The city's lone water-and-sewer utility can barely provide water to one-tenth of Lima in the best of times.

Another big concern: Lima has no emergency operations center and the radio networks of the police, firefighters and the Health Ministry, which runs city hospitals, use different frequencies, hindering effective communication.

Nearly half of the city's schools require a detailed evaluation to determine how to reinforce them against collapse, Sato said.

A recent media blitz, along with three nationwide quake-tsunami drills this year, helped raise consciousness. The city has spent more than $77 million for retention walls and concrete stairs to aid evacuation in hillside neighborhoods, Prado said, but much more is needed.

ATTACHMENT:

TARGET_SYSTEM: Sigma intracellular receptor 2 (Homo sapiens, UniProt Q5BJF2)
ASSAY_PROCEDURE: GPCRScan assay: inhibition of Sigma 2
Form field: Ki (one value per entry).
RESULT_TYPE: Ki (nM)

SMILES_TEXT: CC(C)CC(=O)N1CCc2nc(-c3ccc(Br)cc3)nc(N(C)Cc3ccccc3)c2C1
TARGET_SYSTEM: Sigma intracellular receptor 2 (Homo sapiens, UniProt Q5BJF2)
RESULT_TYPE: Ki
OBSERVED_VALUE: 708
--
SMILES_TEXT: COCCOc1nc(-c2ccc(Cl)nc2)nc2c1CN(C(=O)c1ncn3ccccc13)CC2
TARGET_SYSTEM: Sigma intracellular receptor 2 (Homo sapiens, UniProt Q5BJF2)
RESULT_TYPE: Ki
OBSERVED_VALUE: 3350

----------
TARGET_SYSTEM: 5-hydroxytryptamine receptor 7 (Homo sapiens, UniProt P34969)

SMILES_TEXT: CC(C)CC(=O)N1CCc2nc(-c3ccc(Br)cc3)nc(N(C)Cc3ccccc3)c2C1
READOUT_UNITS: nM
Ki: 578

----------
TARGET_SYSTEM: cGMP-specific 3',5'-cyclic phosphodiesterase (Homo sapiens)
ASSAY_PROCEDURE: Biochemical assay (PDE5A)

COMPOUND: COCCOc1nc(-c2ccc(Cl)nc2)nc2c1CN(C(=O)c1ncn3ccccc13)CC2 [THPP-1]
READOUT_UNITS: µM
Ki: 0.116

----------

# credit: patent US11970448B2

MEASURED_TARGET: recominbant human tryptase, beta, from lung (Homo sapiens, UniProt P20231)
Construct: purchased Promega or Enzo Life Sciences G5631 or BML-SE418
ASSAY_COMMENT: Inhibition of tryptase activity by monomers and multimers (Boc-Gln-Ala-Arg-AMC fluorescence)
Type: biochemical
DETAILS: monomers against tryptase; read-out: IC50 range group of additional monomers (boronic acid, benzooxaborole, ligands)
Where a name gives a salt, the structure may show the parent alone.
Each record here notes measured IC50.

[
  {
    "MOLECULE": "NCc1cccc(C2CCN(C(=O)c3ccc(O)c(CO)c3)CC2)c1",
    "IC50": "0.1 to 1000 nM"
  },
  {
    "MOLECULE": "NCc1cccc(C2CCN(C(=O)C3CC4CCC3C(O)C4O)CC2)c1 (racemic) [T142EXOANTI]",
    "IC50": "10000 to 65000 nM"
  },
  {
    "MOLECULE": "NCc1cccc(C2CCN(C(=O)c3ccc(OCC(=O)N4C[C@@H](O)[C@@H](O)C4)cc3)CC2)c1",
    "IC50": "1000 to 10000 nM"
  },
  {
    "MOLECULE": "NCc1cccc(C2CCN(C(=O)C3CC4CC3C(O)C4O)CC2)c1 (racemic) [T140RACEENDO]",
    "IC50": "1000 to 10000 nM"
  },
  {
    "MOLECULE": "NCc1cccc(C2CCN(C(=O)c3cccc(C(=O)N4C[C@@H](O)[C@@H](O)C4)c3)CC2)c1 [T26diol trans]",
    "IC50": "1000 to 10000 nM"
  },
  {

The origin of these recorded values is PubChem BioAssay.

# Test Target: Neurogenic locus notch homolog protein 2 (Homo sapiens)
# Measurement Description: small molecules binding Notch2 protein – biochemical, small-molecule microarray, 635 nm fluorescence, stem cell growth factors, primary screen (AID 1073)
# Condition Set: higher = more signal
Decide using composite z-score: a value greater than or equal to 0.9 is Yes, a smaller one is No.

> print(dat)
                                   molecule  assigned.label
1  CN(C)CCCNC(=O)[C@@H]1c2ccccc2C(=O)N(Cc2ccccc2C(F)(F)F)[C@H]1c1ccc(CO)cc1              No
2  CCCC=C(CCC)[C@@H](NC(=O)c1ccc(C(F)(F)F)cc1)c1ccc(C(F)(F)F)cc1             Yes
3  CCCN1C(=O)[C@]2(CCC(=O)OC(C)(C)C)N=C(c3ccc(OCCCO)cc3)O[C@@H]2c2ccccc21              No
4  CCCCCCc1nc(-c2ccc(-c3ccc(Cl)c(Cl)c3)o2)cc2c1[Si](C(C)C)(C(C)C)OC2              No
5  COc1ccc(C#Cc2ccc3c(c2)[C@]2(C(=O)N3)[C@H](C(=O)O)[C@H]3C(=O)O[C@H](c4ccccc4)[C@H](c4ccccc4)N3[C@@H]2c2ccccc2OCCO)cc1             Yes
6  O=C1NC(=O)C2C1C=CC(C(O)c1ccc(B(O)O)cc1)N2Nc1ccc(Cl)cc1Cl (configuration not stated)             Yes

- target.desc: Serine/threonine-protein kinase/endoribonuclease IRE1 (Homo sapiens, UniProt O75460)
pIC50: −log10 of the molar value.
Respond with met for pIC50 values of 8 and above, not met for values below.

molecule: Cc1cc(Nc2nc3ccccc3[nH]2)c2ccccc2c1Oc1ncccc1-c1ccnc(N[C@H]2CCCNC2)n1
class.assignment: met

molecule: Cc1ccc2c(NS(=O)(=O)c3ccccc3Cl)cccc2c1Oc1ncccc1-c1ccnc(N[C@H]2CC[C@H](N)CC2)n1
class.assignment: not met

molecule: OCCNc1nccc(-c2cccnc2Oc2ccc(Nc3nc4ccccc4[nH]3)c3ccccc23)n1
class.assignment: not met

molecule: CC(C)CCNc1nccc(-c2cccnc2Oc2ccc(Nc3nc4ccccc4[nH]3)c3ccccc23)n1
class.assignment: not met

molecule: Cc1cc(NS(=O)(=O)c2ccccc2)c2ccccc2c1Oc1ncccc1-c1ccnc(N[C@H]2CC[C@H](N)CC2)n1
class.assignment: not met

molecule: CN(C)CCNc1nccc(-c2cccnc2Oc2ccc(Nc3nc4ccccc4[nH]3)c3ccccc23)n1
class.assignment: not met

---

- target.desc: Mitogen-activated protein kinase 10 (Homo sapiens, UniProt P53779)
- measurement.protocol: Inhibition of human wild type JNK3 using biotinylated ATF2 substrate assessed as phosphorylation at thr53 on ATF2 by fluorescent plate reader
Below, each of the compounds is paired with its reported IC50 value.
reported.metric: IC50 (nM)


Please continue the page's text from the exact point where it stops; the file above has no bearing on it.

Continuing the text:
At the biggest risk, apart from tsunami-vulnerable Callao, are places like Nueva Rinconada.

A treeless moonscape in the southern hills, it is a haven for economic refugees who arrive daily from Peru's countryside and cobble together precarious homes on lots they scored into steep hillsides with pickaxes.

Engineers who have surveyed Nueva Rinconada call its upper reaches a death trap. Most residents understand this but say they have nowhere else to go.

Water arrives in tanker trucks at $1 per 200 liters (52 gallons) but is unsafe to drink unless boiled. There is no sanitation; people dig their own latrines. There are no streetlamps, and visibility is erased at night as Lima's bone-chilling fog settles into the hills.

Homes of wood, adobe and straw matting rest on piled-rock foundations that engineers say will crumble and rain down on people below in a major quake.

A recently built concrete retaining wall at the valley's head lies a block beneath the thin-walled wood home of Hilarion Lopez, a 55-year-old janitor and community leader. It might keep his house from sliding downhill, but boulders resting on uphill slopes could shake loose and crush him and his neighbors.

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